Young men dressed in warmup suits and posing as joggers have committed 13 armed robberies over the last two months in a 25-block wooded area of Anacostia.
A suspect was arrested and charged Nov. 1 with one of the robberies, but since then there have been at least three more armed robberies in the area committed by men in warmup suits.
The victims, in all but one case, were alone. One victim was killed and two others suffered gunshot wounds.
As a result, residents of the area say they are now frightened by the sight of joggers between midnight and dawn, when most of the robberies have taken place. One jogger says he has stopped running after dark because he fears police or residents will mistake him for a holdup man. And police talk about the frustrations of trying to track down a robber wearing a jogging suit in this city of joggers.
"Look outside some night at all the dudes out there in jogging suits," said Detective Loren Leadmon of the Benning Road NE station. "They're on bicycles in jogging outfits, loafing in jogging outfits and jogging in jogging outfits. Something happens and we're chasing joggers left and right."
The man who was killed, Mack Pope, 48, of Hillcrest Heights was shot to death before dawn on Oct. 31 when, according to police, he was the last of five persons robbed during a threehour period in a 12-block area of Southeast.
Pope was described as the father of six, a hard-working man who "loved to work," was fond of joking with people and was a "real family man." He held three jobs.
The most recent robbery by a jogger occurred at 3:15 a.m. Nov. 11. The victim, who asked not to be identified, was unlocking the front door of his house in the 1700 block of 33rd Place SE when a man in a blue jogging suit jumped from behind some bushes and demanded his money.
The robber held a gun in each hand, and jogged away with $150 and a wristwatch.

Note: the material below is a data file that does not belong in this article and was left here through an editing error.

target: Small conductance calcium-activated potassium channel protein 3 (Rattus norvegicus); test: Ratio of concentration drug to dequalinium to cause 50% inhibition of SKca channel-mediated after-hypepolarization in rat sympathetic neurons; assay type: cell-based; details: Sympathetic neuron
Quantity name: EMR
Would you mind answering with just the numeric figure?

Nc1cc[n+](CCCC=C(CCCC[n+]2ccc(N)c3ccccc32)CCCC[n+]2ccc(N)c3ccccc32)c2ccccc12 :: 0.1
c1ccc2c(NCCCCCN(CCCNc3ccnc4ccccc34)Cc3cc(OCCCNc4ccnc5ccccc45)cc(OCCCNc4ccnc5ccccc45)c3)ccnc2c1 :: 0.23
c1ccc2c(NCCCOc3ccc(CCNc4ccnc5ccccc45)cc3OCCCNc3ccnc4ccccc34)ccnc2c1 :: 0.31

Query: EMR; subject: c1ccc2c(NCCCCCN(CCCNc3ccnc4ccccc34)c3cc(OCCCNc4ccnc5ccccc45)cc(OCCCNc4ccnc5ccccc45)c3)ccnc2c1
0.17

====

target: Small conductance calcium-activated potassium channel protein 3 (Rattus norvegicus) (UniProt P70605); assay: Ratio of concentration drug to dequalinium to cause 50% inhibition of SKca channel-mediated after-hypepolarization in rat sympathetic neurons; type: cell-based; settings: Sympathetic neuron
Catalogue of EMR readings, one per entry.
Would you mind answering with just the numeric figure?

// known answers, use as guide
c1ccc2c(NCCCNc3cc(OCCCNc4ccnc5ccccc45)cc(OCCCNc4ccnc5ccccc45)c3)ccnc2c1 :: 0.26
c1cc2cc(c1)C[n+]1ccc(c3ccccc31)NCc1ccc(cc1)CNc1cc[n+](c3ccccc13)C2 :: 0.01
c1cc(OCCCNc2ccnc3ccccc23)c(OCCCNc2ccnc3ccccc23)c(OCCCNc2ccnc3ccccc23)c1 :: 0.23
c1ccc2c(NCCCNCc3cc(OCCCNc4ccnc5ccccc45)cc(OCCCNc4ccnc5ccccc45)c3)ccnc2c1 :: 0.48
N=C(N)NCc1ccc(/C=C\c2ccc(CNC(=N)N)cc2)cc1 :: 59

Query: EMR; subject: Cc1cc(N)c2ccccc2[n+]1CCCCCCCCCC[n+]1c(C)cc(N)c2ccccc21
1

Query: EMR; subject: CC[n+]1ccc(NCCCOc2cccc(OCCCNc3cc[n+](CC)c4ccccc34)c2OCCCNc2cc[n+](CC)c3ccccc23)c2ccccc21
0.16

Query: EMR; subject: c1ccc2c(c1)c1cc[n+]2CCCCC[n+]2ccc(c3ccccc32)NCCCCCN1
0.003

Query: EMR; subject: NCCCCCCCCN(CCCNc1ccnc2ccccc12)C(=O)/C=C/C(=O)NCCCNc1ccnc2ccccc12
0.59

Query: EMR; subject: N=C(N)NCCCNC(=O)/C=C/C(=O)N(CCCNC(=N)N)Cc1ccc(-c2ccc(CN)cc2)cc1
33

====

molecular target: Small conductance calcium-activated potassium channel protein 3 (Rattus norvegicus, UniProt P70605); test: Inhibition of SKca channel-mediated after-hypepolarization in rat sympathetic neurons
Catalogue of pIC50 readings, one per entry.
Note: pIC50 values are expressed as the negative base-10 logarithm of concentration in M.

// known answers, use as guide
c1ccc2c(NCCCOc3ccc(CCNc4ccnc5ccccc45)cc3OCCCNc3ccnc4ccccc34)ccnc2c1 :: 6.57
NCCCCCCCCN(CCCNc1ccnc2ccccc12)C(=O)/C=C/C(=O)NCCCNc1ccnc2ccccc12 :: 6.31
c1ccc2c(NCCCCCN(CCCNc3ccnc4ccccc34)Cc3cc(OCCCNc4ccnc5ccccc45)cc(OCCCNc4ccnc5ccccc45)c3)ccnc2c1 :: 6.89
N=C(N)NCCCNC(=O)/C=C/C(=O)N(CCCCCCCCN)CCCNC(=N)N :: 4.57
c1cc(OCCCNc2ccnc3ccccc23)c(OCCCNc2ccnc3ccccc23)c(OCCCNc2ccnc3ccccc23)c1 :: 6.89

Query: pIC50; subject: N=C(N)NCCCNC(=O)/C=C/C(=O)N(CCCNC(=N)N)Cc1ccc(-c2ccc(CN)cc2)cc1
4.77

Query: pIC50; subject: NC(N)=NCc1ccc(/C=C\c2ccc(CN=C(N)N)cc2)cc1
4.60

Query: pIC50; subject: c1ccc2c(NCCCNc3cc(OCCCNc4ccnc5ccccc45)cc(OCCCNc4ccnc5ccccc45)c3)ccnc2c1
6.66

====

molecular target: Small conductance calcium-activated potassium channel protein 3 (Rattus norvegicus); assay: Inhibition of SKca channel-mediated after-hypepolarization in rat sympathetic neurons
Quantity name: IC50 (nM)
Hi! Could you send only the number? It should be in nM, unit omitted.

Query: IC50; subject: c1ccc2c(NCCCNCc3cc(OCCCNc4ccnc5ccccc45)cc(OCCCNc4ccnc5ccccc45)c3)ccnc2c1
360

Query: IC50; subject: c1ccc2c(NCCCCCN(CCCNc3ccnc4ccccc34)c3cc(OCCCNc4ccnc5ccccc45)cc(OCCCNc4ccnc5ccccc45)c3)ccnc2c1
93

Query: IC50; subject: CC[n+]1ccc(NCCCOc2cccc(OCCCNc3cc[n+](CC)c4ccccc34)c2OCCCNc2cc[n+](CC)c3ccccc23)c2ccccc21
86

The jogger holdup men, who work alone, usually surprise their victims from behind and then jog or run away. In the Anacostia area where the robberies have taken place, woods lie near town house apartments for mostly low-income families.
In the days before jogging became a craze, police would look suspiciously on anyone running from the scene of a crime. But "a jogging suit gives a robber a reason for being out on the street," said Detective Alfred Graves of the 7th District. "Police ask him why he's running and he'll say he's jogging. People running with regular clothes would look pretty suspicious."
Jeff Darman, president of the National Road Runners Club, wants it understood and police agree, that the robbers are probably not bona fide health enthusiasts.
"There's no reason a person can't be a runner and thief," said Darman, "but runners usually have different qualities than thieves. It takes discipline to get oneself in shape -- that's something most thieves don't have."
Nevertheless, neighbors of jogger bandit victims are having trouble distinguishing between the two.
Betty More, the aunt and a neighbor of a man who was robbed and shot at but not injured, says she has been afraid to go out at night since the incident several weeks ago.
"There's just no enjoyment any more," said Moore. "I'm frightened when I see a jogger now. When I see a jogger I go into the first apartment building nearby."
Esther Winston who lives nearby says she does not worry about joggers because she goes out "at reasonable times during the day."
"But we have a lot of senior citizens in this building and I've heard them talking," said Winston. "Every time they see a jogger they assume it's that man."
In the aftermath of one recent jogger robbery, police stopped Bruce Bailey, 22, while he was jogging across the Sousa Bridge. They asked him if he had seen anyone suspicious. Bailey said no and showed them some identification.
But as a result of that experience, Bailey says he has stopped jogging his usual hour -- 5 a.m.
"People around here are nervous about joggers," Bailey said. "I don't want them thinking I'm him (the robber) and shooting at me. As long as they're puzzled about who's doing the robberies, I'm not taking any chances."